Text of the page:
Sunday, February 28, 2010

Welcome to the Neighborhood

The pasture across the street from the Unfarm is almost equal parts grass and blackberry bushes, with a couple wild apple trees and several hawthorns sprinkled in here and there as well. There are also a couple of places in the southwest corner where poison oak has settled in. (This fact I discovered by accident a few summers back. It was quite uncomfortable and needless to say, I have no trouble identifying poison oak now.) In the far west edge of the pasture a small stream flows out of the forest and trickles its way through the pasture.

The stream is rather small - it doesn't support fish, or even any crayfish, that I have ever seen - and by the middle of summer it is often just a trickle in places. Which is why I was surprised to discover, two summers ago, that some beavers had taken up residence there. Where they came from I have no idea, as the forest and pasture are a sort of island in the middle of suburbia and I wasn't aware that we had any beavers anywhere in the area, let alone near enough to consider immigrating to our neck of the woods. But immigrate they did - although I suspect they did not go through the proper governmental channels and are residing there illegally - and they promptly began altering the area to suit their tastes. It was actually somewhat amazing to watch the transformation. Every so often during the spring and summer I would shimmy between the wire fencing around the pasture, and amble down to the edge of the pasture to check out the renovations. Over the course of the last two years the beavers have built at least one impressively sturdy dam, taken down well over twenty trees, made a large clearing, and created two small lakes where the stream once was.

The beavers have been great neighbors so far, even though they are elusive - I have yet to spot one, but I did once come upon a deer enjoying a drink from the lake - but tonight I have discovered an unexpected bonus. Apparently the creation of a new lake, however small it may be, is big news among the locals. Word has gotten out and a multitude of frogs have taken up residence alongside the beavers. I love the sound of the frogs croaking away in the spring but up until this year the only frogs we ever heard were the one or two tree frogs who have found their way onto the Unfarm. Not that I didn't appreciate their attempts, but there's something about the sound of a chorus of frogs that is sort of comforting, in a way. It reminds me of the country, I suppose.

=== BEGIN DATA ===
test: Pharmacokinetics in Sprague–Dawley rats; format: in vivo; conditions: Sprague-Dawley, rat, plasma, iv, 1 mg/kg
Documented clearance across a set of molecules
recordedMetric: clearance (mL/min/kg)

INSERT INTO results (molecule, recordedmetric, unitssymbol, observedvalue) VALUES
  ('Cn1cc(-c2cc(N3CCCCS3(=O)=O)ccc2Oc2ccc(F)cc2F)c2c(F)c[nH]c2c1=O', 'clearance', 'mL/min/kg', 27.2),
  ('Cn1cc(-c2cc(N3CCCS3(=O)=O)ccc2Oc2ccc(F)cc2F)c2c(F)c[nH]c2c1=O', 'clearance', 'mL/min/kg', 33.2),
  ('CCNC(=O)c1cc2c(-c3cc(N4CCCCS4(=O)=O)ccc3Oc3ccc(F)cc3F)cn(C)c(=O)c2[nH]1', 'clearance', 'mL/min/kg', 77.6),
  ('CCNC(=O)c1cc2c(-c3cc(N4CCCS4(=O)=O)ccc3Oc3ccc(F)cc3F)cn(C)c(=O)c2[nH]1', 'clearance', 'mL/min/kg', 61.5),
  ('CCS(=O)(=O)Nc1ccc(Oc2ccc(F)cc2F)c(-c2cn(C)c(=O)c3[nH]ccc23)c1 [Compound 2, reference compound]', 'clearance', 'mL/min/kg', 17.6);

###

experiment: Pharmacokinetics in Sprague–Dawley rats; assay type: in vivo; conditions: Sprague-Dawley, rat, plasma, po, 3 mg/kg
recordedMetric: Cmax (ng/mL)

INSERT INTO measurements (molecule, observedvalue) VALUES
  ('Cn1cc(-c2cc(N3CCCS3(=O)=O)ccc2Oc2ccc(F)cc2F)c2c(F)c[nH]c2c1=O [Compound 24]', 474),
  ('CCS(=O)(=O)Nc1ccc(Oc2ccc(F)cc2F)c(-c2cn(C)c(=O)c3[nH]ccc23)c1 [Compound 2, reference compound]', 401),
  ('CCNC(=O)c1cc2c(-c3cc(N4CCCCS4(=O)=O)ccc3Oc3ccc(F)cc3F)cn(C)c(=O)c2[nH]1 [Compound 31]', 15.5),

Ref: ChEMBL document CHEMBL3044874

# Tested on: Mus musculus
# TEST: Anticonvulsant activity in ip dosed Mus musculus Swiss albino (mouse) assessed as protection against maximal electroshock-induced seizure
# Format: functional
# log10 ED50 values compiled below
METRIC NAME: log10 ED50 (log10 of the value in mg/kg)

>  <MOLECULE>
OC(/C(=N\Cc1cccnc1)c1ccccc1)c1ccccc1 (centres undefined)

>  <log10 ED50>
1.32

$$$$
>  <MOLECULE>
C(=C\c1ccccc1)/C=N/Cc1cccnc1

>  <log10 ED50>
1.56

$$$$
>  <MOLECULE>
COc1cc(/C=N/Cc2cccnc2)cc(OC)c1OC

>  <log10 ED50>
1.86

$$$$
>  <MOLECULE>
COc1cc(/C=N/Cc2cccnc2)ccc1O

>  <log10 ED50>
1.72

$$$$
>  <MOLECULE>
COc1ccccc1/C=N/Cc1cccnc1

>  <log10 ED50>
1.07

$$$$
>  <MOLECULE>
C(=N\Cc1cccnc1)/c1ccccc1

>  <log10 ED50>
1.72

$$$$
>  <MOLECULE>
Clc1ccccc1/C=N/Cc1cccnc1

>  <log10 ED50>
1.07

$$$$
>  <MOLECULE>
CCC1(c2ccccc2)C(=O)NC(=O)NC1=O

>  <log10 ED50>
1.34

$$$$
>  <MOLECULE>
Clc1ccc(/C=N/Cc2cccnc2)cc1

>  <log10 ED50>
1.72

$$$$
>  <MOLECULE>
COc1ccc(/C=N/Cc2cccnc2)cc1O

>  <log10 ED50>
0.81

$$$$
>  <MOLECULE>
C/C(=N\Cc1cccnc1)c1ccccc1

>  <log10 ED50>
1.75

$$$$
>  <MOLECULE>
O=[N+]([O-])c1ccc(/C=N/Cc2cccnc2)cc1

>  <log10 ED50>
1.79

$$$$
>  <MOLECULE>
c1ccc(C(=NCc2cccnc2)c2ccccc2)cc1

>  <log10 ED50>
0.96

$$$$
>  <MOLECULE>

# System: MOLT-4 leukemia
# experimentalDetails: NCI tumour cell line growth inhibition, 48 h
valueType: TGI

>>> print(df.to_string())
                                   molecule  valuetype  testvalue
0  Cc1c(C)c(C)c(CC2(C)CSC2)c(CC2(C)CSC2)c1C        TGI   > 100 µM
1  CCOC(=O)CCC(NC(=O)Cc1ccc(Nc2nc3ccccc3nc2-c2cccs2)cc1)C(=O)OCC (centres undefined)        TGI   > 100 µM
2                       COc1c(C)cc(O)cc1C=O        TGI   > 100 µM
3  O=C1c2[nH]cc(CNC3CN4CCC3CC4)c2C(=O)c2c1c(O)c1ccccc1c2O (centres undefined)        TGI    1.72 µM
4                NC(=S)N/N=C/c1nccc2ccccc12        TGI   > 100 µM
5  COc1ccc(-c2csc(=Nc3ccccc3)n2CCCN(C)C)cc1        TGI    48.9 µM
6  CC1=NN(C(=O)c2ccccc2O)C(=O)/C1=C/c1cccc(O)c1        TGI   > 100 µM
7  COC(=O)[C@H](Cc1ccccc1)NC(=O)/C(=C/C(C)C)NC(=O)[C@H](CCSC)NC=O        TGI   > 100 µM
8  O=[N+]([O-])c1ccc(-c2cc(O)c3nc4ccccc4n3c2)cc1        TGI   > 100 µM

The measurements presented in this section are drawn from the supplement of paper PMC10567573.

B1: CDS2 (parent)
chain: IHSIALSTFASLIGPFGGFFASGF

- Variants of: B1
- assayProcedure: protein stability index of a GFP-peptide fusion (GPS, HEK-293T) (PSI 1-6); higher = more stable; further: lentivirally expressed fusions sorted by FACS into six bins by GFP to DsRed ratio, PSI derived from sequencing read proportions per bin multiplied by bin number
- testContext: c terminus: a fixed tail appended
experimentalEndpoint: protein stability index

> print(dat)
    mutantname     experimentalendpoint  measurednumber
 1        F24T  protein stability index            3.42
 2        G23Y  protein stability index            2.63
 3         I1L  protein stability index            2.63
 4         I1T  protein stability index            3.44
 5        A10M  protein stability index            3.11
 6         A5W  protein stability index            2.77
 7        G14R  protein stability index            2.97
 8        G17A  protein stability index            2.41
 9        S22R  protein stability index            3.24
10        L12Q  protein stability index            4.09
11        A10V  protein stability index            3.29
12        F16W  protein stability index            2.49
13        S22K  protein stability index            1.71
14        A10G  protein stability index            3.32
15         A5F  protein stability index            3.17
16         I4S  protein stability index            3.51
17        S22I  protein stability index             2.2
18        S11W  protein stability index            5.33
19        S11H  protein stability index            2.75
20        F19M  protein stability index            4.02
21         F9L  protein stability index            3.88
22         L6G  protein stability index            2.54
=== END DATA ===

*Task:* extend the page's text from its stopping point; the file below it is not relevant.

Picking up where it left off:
So welcome to the neighborhood, little ones. Now if only I could convince a bat to move into our bat house. I wonder if they work through a realtor...

Thursday, February 18, 2010

It's official... spring is here

Spring is here. Okay, not technically, but for all intents and purposes it's spring. How do I know this? Because a few weeks ago I heard from the peacock for the first time, and just a couple of nights ago as I was falling asleep I heard the Great Horned owl that lives in the woods near our house.

The peacock, I should mention, is not ours. It lives on a small farm on the hill across from us, with the owl's woods in between us. In the fall and winter it tends to stick closer to home, but in the spring and summer it goes on walkabout looking for other peacocks. Unfortunately, we are rather low on peacocks in this area but that doesn't stop it from wandering. We even got a visit from it two springs ago - it came to the Unfarm in the evening and stayed all the next day before moving on again. I think the chickens attracted it in the first place, but weren't enough of an enticement for it to stay for any length of time. (The chickens, for their part, didn't quite know what to do with this GIANT bird in their yard, so they did their best to ignore it. It wasn't easy - he was quite a spectacle.)